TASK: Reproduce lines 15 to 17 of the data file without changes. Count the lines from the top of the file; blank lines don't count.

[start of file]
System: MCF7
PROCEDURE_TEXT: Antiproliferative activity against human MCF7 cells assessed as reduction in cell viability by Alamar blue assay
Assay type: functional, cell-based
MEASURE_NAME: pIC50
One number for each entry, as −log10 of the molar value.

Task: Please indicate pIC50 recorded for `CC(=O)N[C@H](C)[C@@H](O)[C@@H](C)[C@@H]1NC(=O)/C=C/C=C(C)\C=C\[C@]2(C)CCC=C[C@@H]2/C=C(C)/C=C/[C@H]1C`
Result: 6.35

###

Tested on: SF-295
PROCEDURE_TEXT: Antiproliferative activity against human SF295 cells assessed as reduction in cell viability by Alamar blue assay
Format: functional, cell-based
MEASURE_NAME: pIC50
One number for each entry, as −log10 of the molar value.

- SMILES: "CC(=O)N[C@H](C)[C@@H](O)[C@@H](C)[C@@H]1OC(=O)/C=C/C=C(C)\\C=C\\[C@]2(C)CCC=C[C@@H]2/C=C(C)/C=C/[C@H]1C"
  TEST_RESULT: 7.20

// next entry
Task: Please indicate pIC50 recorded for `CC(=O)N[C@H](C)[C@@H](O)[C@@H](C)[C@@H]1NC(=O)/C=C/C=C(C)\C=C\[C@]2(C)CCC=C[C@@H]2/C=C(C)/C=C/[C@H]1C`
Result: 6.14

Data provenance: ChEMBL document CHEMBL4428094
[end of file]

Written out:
  TEST_RESULT: 7.20

// next entry
Task: Please indicate pIC50 recorded for `CC(=O)N[C@H](C)[C@@H](O)[C@@H](C)[C@@H]1NC(=O)/C=C/C=C(C)\C=C\[C@]2(C)CCC=C[C@@H]2/C=C(C)/C=C/[C@H]1C`